ANNAPOLIS – Opponents of a proposed 3,200-home development south of Cambridge near the Blackwater National Wildlife Refuge brought their fight to Annapolis Tuesday, asking the General Assembly to block all or part of a planned resort community they say will damage the fragile environment near the refuge.
But their request touched off an angry reaction from Eastern Shore senators who accused the development’s opponents of asking the Legislature to meddle in local affairs and of ignoring established planning and zoning procedures.
“You basically just want to stymie growth in Cambridge and Dorchester County,” Senator Richard F. Colburn, R-Eastern Shore, whose district includes the proposed development, heatedly told Senator Jim Brochin, D – Baltimore County. “Have you ever been there? How many times?”
Brochin sponsored the legislation that would prohibit zoning changes to allow for intense development of land within 1,000 feet of a major tidal tributary of a national wildlife refuge.
“The biggest threat right now to the health of the Chesapeake Bay is this development,” Brochin said.
U.S. Representative Wayne T. Gilchrest, R – Eastern Shore, joined Brochin, the Chesapeake Bay Foundation and many Dorchester County residents in support of the bill.
“I’m not going to say tear down all the buildings in Ocean City,” Gilchrest said. “I just don’t think we need to add to the impervious surfaces . . . in the last 20 years we have a better understanding of what nature’s design is and how we can work better with nature’s design.”
The bill would force developer Egypt Road LLC to amend its plans for the 1,080-acre Blackwater Resort Communities project to exclude 313 acres in the Critical Area buffer zone along the banks of the Little Blackwater River, which runs into the Blackwater refuge.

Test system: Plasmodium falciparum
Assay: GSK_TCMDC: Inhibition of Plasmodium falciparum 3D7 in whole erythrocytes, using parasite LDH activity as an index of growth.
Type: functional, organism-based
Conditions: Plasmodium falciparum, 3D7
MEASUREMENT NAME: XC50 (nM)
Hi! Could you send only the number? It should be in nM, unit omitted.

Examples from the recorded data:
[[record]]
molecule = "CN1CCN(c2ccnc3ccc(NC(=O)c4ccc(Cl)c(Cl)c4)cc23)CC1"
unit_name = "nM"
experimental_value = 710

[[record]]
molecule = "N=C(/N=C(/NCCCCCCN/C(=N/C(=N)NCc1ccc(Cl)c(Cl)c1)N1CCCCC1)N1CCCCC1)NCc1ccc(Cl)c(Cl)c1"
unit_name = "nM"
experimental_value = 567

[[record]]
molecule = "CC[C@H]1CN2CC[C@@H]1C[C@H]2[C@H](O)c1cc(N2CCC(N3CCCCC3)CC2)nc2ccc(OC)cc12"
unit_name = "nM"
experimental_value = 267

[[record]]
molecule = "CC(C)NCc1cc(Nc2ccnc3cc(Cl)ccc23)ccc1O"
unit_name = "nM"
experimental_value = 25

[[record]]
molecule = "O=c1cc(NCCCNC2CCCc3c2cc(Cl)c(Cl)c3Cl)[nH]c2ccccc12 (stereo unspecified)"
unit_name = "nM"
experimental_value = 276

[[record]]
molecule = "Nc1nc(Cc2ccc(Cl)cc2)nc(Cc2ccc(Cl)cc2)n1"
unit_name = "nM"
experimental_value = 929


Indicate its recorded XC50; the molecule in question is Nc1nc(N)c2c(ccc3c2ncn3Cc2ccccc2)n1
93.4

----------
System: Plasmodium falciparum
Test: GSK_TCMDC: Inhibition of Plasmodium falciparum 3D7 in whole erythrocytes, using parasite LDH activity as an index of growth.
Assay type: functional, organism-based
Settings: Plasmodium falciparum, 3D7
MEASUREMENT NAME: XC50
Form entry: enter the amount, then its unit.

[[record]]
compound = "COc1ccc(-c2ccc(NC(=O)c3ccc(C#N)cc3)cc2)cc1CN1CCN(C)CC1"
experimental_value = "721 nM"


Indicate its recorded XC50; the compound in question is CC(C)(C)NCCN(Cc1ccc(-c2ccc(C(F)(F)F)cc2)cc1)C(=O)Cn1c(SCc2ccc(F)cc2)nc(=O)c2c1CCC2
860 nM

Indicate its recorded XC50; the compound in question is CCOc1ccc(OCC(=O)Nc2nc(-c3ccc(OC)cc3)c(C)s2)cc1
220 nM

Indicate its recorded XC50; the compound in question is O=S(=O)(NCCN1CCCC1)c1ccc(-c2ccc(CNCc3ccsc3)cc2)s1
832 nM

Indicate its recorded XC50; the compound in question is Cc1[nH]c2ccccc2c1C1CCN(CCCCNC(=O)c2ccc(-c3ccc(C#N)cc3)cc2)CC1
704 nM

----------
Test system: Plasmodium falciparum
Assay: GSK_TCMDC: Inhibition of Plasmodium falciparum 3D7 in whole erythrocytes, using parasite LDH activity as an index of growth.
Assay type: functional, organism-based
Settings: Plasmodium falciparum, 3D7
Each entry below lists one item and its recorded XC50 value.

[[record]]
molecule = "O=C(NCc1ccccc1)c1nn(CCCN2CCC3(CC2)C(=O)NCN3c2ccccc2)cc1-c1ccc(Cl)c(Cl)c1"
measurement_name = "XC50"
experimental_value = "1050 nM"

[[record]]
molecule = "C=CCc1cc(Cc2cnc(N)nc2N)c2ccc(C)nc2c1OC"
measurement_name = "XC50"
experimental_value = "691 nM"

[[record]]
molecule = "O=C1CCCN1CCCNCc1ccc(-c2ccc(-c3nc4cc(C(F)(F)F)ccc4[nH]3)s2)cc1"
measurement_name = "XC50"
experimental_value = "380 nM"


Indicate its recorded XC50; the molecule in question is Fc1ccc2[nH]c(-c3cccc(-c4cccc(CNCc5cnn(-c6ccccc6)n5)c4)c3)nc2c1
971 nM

The Critical Area, Chesapeake Bay Foundation Maryland Executive Director Kim Coble says, is essential to keeping chemicals and sediments from running into the river and, eventually, into the refuge, where they would cause irreparable harm.
The development planned for the 313 acres in the Critical Area, which, along with the rest of the development, is in the last stages of local approval, includes the construction of a public golf course, a 100-room hotel and conference center, a retail center and 189 homes.
William “Sandy” McAllister, a lawyer for Egypt Road LLC developer Duane Zentgraf, emphasized that the land near the Little Blackwater River is essential to the project, and that if the land is not allocated for growth, one of the most important aspects of the project’s appeal would be ruined.
“The area adjacent to the Little Blackwater River is an integral part of our holistic approach to the project.” McAllister said. “By definition it has to be in a beautiful area, it has to attract people.
Ken Usah, a planner for Egypt Road LLC, contends that the golf course will create that important “buffer” between the development and the river.
However, Dr. Laura Murray, a wetland ecologist who taught classes on wetlands at the University of Maryland and at Salisbury University, disagreed.
“When flooding occurs,” Murray said, “chemicals on the golf course will make their way to the Little Blackwater River.”
Colburn and other Dorchester legislators led the opposition to Brochin’s bill, citing the advantages the development will bring to the district, including a $7.5 million increase in annual property tax revenue, and improvements to area parks, water systems and sewer systems, as well as concerns about the precedent it might set.
“Dorchester’s population has been 30,000 since the Fifties. We’re hoping for a little bit of growth,” Colburn said. “It’s a good project to provide housing and development opportunities.”
Delegate Jeannie Haddaway, R – Lower Shore, who also represents Dorchester County, said she was very concerned with the bill’s affect on future development in the state, arguing that decisions on planning and zoning issues need to be analyzed at the local level. “This bill sets a very dangerous precedent,” she said, “that anytime someone wants to challenge a project in your district…they can bring it to Annapolis.”